A study has been undertaken to (1) evaluate airtightness in recent construction dwellings in New York State, (2) evaluate the effectiveness of various strategies in providing adequate ventilation, and (3) study the use of various ventilation options by residential builders and heating, ventilation and air-conditioning (HVAC) contractors.
In certain parts of the United Kingdom where radon gas seeps from the ground into the basement of domestic housing, normal methods of removing this gas by using under floor extract ventilation is not appropriate. In this situation the radon gas enters the basement through the side walls of the cellar and hence into the house. Using mechanical ventilation to either pressurise or de-pressurise the cellar may be an appropriate solution to this problem, however before installing such a system in a house a ventilation strategy must be established.
This paper reports on the findings from two extensive laboratory studies of ventilation of bathrooms of different sizes and layout of ventilation. The ventilation flow rates were varied. Moisture production were due to laundering and shower baths. In one of the studies the bathroom was provided with a drying cabinet. The extract air was forced to pass through the drying cabinet which was connected to the extract ventilation system of the house by a duct running from the cabinet to the extract air terminal device.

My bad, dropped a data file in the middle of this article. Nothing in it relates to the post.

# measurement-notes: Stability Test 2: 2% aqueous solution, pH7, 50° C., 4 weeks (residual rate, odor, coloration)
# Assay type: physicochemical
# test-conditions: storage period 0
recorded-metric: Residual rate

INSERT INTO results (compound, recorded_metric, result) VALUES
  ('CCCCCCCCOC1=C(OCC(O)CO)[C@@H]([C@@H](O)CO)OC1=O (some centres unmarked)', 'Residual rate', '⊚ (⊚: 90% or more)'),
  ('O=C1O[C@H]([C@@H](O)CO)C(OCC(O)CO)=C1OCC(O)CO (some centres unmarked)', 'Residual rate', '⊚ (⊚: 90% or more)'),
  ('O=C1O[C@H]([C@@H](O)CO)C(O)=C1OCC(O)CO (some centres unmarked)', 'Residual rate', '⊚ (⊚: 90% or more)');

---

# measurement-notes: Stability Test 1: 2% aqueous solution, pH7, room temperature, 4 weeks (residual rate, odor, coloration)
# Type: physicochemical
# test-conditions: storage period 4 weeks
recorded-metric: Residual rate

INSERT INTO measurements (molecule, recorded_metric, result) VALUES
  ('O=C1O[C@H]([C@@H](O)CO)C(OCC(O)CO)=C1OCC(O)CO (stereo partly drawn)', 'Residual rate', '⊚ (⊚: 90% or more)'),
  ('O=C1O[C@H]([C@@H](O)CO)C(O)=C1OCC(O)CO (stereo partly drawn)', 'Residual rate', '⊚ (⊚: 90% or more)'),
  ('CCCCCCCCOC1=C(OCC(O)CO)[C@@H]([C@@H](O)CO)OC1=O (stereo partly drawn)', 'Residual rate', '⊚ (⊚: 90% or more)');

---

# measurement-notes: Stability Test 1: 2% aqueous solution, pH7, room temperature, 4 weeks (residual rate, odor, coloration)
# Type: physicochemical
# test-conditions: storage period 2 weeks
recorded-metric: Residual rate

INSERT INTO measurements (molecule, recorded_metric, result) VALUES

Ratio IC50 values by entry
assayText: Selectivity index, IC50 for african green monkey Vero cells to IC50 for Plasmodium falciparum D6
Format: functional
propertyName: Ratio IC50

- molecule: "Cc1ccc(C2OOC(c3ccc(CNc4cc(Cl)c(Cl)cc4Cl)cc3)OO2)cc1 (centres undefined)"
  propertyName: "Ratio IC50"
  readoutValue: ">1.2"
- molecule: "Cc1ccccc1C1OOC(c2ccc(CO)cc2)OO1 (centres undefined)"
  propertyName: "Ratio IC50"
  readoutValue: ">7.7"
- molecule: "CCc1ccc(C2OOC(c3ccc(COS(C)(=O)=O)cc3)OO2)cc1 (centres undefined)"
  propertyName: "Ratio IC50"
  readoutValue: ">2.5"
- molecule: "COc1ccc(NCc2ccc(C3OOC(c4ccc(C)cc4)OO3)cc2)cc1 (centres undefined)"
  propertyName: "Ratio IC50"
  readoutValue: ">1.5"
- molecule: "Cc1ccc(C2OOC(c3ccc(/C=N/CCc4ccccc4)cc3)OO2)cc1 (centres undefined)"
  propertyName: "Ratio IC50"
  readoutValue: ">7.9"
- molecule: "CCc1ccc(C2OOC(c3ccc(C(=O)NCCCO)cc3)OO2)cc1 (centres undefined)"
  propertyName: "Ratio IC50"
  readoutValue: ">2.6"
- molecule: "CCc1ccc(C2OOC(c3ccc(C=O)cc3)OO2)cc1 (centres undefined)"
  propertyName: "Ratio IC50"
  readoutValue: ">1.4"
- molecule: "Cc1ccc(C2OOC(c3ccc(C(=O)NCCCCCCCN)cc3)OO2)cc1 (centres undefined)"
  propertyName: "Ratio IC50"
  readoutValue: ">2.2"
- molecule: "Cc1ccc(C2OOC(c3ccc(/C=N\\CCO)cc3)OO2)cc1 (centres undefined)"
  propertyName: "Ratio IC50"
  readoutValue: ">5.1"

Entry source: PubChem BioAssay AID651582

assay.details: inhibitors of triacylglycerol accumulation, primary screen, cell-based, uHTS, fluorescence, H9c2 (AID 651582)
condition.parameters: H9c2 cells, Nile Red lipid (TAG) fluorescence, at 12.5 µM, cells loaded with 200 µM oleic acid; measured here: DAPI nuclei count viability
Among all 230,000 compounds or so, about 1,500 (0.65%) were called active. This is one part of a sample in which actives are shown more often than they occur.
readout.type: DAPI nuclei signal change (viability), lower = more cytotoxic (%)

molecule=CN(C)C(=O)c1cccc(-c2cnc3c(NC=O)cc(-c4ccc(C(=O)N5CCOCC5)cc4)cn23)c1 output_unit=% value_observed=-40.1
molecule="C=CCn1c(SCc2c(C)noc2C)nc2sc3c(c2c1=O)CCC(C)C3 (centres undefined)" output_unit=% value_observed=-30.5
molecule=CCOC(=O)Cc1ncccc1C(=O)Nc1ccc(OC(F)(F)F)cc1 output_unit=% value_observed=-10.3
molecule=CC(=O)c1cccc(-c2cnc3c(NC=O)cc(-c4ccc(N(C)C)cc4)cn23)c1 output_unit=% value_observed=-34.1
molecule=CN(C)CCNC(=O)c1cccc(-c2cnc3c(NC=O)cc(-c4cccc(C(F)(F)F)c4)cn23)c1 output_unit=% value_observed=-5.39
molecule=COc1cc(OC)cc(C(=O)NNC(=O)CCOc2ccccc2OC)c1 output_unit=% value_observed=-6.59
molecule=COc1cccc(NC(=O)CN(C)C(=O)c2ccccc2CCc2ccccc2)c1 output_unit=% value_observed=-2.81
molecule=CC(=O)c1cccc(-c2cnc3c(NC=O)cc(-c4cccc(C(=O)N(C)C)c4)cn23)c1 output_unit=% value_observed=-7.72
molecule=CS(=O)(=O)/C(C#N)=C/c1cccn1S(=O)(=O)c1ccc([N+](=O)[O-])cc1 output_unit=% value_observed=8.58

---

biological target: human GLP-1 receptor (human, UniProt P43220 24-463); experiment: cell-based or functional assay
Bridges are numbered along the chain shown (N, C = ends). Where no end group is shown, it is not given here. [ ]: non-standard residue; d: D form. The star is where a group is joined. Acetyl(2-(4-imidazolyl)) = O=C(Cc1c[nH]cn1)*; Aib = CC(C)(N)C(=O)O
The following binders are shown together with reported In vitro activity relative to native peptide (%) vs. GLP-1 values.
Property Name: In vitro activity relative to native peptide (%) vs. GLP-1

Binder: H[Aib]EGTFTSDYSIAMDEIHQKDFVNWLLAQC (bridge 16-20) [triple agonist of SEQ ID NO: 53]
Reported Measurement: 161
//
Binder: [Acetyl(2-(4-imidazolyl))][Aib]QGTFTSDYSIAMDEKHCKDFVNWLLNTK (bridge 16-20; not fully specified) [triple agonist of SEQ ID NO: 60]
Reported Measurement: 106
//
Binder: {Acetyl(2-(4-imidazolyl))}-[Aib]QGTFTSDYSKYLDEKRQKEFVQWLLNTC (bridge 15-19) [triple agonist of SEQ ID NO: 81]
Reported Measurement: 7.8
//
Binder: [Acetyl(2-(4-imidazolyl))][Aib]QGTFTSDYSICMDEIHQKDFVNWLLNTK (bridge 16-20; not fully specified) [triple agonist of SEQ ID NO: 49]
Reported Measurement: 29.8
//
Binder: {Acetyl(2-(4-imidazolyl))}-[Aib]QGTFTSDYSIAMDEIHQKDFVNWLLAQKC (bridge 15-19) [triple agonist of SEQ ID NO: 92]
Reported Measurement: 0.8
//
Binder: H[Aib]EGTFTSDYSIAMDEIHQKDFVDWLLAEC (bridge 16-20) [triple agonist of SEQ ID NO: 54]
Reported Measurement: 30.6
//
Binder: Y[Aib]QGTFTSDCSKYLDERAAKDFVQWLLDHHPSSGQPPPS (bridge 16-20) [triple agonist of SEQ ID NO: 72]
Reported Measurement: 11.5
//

User experiences of the workings of a ventilation system have often been pretty disheartening. Draughty, too hot, noisy, too stuffy are some of the verdicts which in many cases have been confirmed by objective measurements. Often the complaints are due to the air flows not being appropriate to the room. This in turn can be due to adjustment difficulties or to the flow balance in different branches of the system being affected by residents tampering with the supply or exhaust air terminal device settings.
A report on the first part of this investigation of the possibilities of natural ventilation in small utility buildings was presented in 1982. During that investigation it became clear that it was necessary to gather information regarding air-leaks from inside walls and inside doors. This information is required in order to be able to determine the magnitude of the mutual influence of the ventilation in one room on the ventilation in other rooms.
Ventilation is the process by which clean air is provided to a space. It is essential for the provision of fresh air to occupants and for the dilution and removal of pollutants. It is therefore at the focal point of building environmental design. In many climatic regions, ventilation air must be conditioned by heating or cooling. Such treatment frequently incurs a heavy energy penalty. In addition, ventilation systems can be complex and involve space, installation costs, maintenance and operating energy. It is these factors that motivate much ventilation research.